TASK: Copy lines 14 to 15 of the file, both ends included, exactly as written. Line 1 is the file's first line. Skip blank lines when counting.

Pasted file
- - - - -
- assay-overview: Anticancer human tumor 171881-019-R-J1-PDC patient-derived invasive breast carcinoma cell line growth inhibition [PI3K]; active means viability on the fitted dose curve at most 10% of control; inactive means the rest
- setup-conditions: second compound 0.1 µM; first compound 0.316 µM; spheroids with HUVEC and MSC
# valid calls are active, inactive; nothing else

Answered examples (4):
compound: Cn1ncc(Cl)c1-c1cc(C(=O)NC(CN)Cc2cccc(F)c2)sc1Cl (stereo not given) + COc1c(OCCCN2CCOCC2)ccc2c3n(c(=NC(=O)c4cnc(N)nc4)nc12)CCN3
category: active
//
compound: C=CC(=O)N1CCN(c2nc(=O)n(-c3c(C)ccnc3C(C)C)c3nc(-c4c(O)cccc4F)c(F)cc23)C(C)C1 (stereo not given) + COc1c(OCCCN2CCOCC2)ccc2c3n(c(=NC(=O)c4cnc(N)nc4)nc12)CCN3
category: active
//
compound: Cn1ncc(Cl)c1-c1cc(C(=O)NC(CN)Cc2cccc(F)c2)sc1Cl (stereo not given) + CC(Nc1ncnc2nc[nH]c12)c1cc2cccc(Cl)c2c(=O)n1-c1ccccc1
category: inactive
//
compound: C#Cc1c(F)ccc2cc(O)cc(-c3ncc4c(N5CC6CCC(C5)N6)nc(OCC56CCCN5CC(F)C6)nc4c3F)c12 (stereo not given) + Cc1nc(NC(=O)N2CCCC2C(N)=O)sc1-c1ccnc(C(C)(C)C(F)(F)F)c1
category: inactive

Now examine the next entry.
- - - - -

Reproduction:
compound: C#Cc1c(F)ccc2cc(O)cc(-c3ncc4c(N5CC6CCC(C5)N6)nc(OCC56CCCN5CC(F)C6)nc4c3F)c12 (stereo not given) + Cc1nc(NC(=O)N2CCCC2C(N)=O)sc1-c1ccnc(C(C)(C)C(F)(F)F)c1
category: inactive